Tuesday, November 19, 2013

Action Figure Review 90's Edition: Catwoman from Batman: Special Legends Edition by Kenner

    
     Wait, didn't I just review this figure yesterday? Well, kind of but not really. The Catwoman I reviewed was a regularly released figure that was part of the first series of Kenner's Legends of Batman line in 1994. A few years later after that line ended Kenner made a few exclusive repaints available to collectors through Warner Bros. Studio Stores, a chain of stores selling Warner Brothers merchandise (similar to Disney Stores) that all closed in 2001. The packaging was different and featured a large image of Batman against a purple background. The defining title on the package was "Batman" with "Special Legends Edition" written above in smaller text so I'm choosing to list these as a separate line. The figures were essentially just repaints of previously released figures but since I've always had a fondness for this Catwoman figure I decided to pick this one up as well. Since the figure is simply a repaint, I'm going to reuse a good bit of material from yesterday's review. Deal with it. When you're ready, the review of Ms. Kyle is after the break....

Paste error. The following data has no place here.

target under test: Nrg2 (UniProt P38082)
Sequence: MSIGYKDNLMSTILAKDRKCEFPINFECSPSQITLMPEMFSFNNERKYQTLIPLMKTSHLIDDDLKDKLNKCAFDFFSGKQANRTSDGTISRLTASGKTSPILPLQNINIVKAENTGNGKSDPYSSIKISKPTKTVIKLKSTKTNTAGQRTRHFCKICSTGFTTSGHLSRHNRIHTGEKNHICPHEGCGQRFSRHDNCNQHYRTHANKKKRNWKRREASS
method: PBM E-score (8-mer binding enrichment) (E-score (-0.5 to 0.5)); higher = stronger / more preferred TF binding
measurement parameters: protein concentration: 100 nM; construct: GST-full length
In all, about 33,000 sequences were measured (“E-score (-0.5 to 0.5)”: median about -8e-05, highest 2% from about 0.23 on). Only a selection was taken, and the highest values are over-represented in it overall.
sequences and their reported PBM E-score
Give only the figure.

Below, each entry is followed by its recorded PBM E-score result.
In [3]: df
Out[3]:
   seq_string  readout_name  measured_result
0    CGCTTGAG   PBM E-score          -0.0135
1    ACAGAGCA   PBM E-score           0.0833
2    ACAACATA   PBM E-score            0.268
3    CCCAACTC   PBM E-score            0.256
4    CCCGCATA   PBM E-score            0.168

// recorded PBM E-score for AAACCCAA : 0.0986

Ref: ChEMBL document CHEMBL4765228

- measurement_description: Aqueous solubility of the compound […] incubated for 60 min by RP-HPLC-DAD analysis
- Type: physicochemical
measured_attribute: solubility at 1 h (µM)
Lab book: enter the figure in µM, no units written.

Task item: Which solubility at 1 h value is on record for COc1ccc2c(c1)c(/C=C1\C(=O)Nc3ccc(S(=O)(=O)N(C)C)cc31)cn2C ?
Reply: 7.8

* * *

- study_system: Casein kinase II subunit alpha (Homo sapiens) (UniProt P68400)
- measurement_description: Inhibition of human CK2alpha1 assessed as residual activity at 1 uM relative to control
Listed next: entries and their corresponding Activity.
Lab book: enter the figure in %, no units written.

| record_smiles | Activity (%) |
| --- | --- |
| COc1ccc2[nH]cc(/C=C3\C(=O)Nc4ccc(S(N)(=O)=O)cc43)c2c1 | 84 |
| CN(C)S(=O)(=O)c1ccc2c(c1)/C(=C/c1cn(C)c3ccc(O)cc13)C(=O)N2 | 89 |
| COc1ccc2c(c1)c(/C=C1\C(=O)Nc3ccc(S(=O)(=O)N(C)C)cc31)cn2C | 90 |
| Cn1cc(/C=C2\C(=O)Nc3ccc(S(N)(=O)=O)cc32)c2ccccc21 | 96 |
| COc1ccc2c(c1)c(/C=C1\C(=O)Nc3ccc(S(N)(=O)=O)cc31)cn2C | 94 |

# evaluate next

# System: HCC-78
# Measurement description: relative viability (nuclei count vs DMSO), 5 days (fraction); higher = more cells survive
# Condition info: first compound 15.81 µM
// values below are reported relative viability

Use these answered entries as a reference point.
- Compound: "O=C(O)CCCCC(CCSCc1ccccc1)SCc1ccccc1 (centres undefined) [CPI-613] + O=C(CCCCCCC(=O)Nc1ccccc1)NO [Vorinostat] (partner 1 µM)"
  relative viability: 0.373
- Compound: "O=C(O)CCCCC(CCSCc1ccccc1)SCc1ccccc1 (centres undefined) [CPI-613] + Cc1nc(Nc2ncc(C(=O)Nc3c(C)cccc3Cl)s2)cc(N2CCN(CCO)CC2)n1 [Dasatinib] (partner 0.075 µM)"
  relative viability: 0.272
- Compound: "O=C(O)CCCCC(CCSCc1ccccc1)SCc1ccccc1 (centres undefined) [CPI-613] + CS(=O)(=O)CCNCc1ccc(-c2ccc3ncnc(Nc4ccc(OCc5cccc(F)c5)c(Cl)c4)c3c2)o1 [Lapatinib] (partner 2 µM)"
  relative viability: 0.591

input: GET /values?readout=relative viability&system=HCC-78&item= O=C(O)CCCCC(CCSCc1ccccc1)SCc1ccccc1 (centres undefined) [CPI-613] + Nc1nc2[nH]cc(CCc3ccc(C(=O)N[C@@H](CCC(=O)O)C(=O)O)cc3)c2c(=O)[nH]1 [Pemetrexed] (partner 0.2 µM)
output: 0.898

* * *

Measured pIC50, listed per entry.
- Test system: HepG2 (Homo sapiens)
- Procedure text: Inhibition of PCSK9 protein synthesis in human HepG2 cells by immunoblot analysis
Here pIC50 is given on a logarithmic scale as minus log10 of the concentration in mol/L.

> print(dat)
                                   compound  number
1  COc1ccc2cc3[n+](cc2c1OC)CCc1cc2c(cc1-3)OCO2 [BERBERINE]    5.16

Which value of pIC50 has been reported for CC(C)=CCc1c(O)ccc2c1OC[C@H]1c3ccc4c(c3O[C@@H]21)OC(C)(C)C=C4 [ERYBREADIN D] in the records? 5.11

While bigger and more extreme was the order of the day for the Legends of Batman line this sculpt first appeared in, Catwoman here comes off as looking quite a bit like her comic book counterpart from the Knightfall era (although with smaller breasts, as a Catwoman figure with Jim Balent-sized breasts wouldn't be able to stand up without a walker). She stands about 4 3/4 inches tall and fits in with most of the mid-late 90's Batman movie lines or DC lines like Total Justice.

 


She's sculpted in a bit pretty mild battle stance, almost as if she's taking a stroll or getting ready to swing her whip. She's only sculpted at the Kenner 5 (swivel hips, swivel shoulders, and a swivel neck) but that was about all that we had back then articulation wise. She is hard to stand up, but it's because of the way her legs are positioned; her right foot is curved so that she's walking on her toes. She can be a bit difficult to stand up, though, so be patient or use a stand.

    
   






 The sculpt is pretty simple- Catwoman's a lady with a nice figure (not overly skinny) in a skin tight suit. She's also got the necessary accoutrements such as thigh high leather boots, arm length leather gloves, and a hood with some cat ears on top. The face sculpt is pretty nice considering this was originally released with the first series of Legends of Batman figures from 1994 (she's much better looking than any of the Princess Leia or Poison Ivy figures Hasbro would release in the mid-late 1990's) and features the flowing long hair that erupted from the back of her hood. Ms. Kyle is looking fine, let me tell you, and there's one other cool thing- check out the cuff of her left boot: there's the handle of a riding crop poking out. Kinky!